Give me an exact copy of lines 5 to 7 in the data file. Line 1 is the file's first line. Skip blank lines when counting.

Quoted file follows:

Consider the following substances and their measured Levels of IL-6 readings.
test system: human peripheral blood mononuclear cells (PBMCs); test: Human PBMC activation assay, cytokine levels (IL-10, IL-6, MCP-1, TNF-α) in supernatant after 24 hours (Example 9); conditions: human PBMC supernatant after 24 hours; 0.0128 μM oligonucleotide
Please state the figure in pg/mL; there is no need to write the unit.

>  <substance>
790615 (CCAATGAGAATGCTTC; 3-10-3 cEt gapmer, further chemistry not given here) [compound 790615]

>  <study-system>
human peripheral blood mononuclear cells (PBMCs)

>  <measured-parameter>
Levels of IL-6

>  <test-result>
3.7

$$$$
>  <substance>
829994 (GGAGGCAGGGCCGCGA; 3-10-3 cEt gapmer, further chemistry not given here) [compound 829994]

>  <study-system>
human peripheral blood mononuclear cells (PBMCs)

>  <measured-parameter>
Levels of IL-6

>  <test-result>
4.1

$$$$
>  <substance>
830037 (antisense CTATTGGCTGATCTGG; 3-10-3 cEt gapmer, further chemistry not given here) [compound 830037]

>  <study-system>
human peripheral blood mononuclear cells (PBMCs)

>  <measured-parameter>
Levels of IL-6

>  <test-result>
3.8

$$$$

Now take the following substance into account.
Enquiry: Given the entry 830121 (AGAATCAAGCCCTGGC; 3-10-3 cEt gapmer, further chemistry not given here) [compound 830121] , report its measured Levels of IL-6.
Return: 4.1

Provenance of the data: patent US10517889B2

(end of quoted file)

790615 (CCAATGAGAATGCTTC; 3-10-3 cEt gapmer, further chemistry not given here) [compound 790615]

>  <study-system>
human peripheral blood mononuclear cells (PBMCs)